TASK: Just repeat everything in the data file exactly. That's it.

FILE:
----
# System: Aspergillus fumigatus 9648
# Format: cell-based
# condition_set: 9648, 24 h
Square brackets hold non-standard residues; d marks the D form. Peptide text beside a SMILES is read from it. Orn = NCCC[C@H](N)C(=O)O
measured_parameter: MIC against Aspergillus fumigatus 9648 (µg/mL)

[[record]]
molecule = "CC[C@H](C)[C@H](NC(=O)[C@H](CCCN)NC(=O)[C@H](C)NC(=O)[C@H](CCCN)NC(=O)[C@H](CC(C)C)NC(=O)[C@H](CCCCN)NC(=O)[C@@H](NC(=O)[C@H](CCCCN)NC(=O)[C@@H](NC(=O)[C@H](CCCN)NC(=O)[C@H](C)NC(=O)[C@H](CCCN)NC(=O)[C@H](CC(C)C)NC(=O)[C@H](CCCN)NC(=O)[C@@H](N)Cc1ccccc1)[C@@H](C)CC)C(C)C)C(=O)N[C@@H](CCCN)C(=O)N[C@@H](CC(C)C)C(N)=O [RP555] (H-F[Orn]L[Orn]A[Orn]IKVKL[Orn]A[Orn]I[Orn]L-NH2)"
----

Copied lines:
# System: Aspergillus fumigatus 9648
# Format: cell-based
# condition_set: 9648, 24 h
Square brackets hold non-standard residues; d marks the D form. Peptide text beside a SMILES is read from it. Orn = NCCC[C@H](N)C(=O)O
measured_parameter: MIC against Aspergillus fumigatus 9648 (µg/mL)

[[record]]
molecule = "CC[C@H](C)[C@H](NC(=O)[C@H](CCCN)NC(=O)[C@H](C)NC(=O)[C@H](CCCN)NC(=O)[C@H](CC(C)C)NC(=O)[C@H](CCCCN)NC(=O)[C@@H](NC(=O)[C@H](CCCCN)NC(=O)[C@@H](NC(=O)[C@H](CCCN)NC(=O)[C@H](C)NC(=O)[C@H](CCCN)NC(=O)[C@H](CC(C)C)NC(=O)[C@H](CCCN)NC(=O)[C@@H](N)Cc1ccccc1)[C@@H](C)CC)C(C)C)C(=O)N[C@@H](CCCN)C(=O)N[C@@H](CC(C)C)C(N)=O [RP555] (H-F[Orn]L[Orn]A[Orn]IKVKL[Orn]A[Orn]I[Orn]L-NH2)"